Pictures are poor due to low light and my refusal to use a flash at restaurants.
A while back I thought I would make a fruit pizza. My imagination and efforts resulted in a sugary pie of repulsiveness. I held hope that a fruit pizza – something other than pineapple - could be pulled off. In my next experiment, I let someone else try their hand at melding fruit, cheese, and bread into a pizza.
I’ve been thinking of trying Toscana Kitchen and Bar, an Italian restaurant in Wilmington, on recommendations from a friend. It has taken me almost two years to get there because I don’t get too excited about Italian restaurants. Why? Because I’m jaded. I once dated an Italian chef. I’ll tell you right now that, with few exceptions, food at a "great" Italian restaurant is humdrum. I don’t know if they’re keeping secrets or if they’re just churning out what Americans think is Italian food. (The one Italian restaurant that I can truly recommend is La Ruota in the tiny Chesapeake Bay town of Chestertown, Maryland.)
Back to Toscana…I had heard that the restaurant was kind of happening and could be busy on Fridays and Saturdays. The restaurant has a snazzy bar, but who doesn’t? The dinning room certainly had many diners, but was not full. This brings me to my gripe of sitting couples at two-top tables. Two-top tables are very small. Once you get water glasses, wine, and appetizers on the table, all must be arranged like a jigsaw puzzle to fit. Bring out the oversized entrée plates and you’ve got a puzzle that can’t be solved. So, please don’t sit me at a two-top unless the restaurant is truly crowded.
Toscana not only sat me and my partner at a two-top when there were plenty of other tables open, they sat us in a corner behind the wall of the server’s computer station. I’m not that ugly, nor was I inappropriately dressed.
While perusing the menu, we started with a bottle of wine that took it’s sweet time arriving. We chose an appetizer special of smoked mozzarella that the server hyped by telling us it was flown in from Italy daily. I can take mozzarella or leave it. It doesn’t have much flavor, but how could we resist really special mozzarella. The mozzarella had no smokiness that we could detect and the really fresh stuff is quite squishy.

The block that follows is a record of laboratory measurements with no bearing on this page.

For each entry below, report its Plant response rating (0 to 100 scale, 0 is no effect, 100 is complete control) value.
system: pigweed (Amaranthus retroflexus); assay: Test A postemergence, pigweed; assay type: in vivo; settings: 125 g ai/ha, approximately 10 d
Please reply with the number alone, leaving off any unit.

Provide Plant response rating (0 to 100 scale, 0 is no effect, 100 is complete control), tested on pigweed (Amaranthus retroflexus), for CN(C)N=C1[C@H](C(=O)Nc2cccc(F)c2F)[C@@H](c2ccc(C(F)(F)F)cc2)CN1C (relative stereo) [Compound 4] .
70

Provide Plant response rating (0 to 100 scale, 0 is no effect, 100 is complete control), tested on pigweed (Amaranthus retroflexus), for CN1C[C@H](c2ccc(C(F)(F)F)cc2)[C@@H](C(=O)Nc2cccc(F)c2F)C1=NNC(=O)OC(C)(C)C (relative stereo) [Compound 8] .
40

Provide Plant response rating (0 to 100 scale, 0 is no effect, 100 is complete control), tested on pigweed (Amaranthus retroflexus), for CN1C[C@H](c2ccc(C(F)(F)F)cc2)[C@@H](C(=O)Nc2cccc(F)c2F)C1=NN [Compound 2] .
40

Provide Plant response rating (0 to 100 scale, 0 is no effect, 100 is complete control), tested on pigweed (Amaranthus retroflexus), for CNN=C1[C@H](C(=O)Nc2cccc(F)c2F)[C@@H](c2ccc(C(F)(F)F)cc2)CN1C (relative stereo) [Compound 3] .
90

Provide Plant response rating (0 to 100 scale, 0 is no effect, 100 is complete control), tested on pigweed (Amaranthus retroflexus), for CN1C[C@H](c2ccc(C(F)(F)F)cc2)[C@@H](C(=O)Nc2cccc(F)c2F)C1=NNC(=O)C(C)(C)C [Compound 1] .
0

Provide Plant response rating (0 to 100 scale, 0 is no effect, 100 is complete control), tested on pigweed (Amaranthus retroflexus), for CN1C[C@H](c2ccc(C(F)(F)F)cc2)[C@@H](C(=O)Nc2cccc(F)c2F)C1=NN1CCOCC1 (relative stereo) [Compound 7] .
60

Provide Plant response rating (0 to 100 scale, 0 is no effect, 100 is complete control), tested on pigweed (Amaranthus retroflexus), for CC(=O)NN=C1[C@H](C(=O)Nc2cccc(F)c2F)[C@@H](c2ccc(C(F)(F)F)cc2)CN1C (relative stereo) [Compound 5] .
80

I ordered their figaro pizza. This pizza comes with fig puree, Gorgonzola, crisp pancetta, and truffled honey. I passed on the pancetta. The pizza set down in front of me wasn’t actually mine. Another server apologized and whisked it away to return with my fig puree pizza. With the first bite I could taste and smell the honey and Gorgonzola. I actually like this combination. The honey and cheese together was subtly sweet. The fig puree did not cover the pizza entirely, thank goodness. The pizza would have been too sweet if it had. The fig puree combined with the honey was verging on too sweet for me, and I like sweet things. One of the two, honey or fig puree, needed to be removed from the pizza.
My partner had the fettuccine with English peas, Gorgonzola cream, and shaved Reggiano. There could have been stronger flavors of Gorgonzola in the sauce, as it tasted more like a bland cream sauce. Reaching for pepper to spice the fettuccine, he found no salt or pepper on the table. We scanned nearby tables thinking that our table was just too small to include such standards, but there were no shakers to be found. We had to ask for pepper and our server had to grind it for us. Please don’t make me ask for pepper and salt. Salt and pepper is not exotic, so I’m not falling for the haute image you’re trying to create. Plus, it makes me feel like a child.Toscana – it’s an Italian restaurant. Probably better than most, but I’m jaded.
Review addendum. I changed my mind. I can do that.
Toscana Kitchen and Bar, 1412 N. DuPont St., Wilmington, DE, 19806, 302-654-8001
Lunch: Mon.-Fri. 11:30a.m-2p.m., Dinner: Mon.-Wed. 5p.m.-10p.m., Thurs.-Sat. 5p.m.-11p.m., Sun. 5p.m.-9p.m.